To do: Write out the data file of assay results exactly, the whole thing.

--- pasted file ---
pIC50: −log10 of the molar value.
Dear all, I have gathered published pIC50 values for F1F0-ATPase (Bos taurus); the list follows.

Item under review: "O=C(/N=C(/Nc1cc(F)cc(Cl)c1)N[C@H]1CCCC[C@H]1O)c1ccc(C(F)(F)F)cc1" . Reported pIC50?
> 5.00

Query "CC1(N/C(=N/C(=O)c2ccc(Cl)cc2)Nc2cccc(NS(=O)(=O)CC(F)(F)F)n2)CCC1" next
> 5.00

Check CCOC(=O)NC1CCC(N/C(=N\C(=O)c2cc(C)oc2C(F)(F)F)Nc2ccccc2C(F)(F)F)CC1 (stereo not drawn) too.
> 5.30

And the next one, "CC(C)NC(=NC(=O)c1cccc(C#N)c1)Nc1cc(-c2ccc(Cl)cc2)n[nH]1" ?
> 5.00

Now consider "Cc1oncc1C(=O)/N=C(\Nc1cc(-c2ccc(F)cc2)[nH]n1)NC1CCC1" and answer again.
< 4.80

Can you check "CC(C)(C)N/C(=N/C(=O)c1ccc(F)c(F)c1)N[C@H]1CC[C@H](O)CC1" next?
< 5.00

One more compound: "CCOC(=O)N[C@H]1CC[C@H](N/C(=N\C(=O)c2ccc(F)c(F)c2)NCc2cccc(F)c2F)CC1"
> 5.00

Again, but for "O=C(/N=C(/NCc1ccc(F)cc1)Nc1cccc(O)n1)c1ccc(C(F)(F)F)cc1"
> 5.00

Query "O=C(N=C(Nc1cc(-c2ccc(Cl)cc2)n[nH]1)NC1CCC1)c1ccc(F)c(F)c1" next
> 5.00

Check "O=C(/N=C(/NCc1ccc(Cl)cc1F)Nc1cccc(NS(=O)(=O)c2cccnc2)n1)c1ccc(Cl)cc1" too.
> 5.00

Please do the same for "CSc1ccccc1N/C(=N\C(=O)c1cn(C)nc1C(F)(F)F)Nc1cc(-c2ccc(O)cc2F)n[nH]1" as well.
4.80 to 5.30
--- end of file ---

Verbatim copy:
pIC50: −log10 of the molar value.
Dear all, I have gathered published pIC50 values for F1F0-ATPase (Bos taurus); the list follows.

Item under review: "O=C(/N=C(/Nc1cc(F)cc(Cl)c1)N[C@H]1CCCC[C@H]1O)c1ccc(C(F)(F)F)cc1" . Reported pIC50?
> 5.00

Query "CC1(N/C(=N/C(=O)c2ccc(Cl)cc2)Nc2cccc(NS(=O)(=O)CC(F)(F)F)n2)CCC1" next
> 5.00

Check CCOC(=O)NC1CCC(N/C(=N\C(=O)c2cc(C)oc2C(F)(F)F)Nc2ccccc2C(F)(F)F)CC1 (stereo not drawn) too.
> 5.30

And the next one, "CC(C)NC(=NC(=O)c1cccc(C#N)c1)Nc1cc(-c2ccc(Cl)cc2)n[nH]1" ?
> 5.00

Now consider "Cc1oncc1C(=O)/N=C(\Nc1cc(-c2ccc(F)cc2)[nH]n1)NC1CCC1" and answer again.
< 4.80

Can you check "CC(C)(C)N/C(=N/C(=O)c1ccc(F)c(F)c1)N[C@H]1CC[C@H](O)CC1" next?
< 5.00

One more compound: "CCOC(=O)N[C@H]1CC[C@H](N/C(=N\C(=O)c2ccc(F)c(F)c2)NCc2cccc(F)c2F)CC1"
> 5.00

Again, but for "O=C(/N=C(/NCc1ccc(F)cc1)Nc1cccc(O)n1)c1ccc(C(F)(F)F)cc1"
> 5.00

Query "O=C(N=C(Nc1cc(-c2ccc(Cl)cc2)n[nH]1)NC1CCC1)c1ccc(F)c(F)c1" next
> 5.00

Check "O=C(/N=C(/NCc1ccc(Cl)cc1F)Nc1cccc(NS(=O)(=O)c2cccnc2)n1)c1ccc(Cl)cc1" too.
> 5.00

Please do the same for "CSc1ccccc1N/C(=N\C(=O)c1cn(C)nc1C(F)(F)F)Nc1cc(-c2ccc(O)cc2F)n[nH]1" as well.
4.80 to 5.30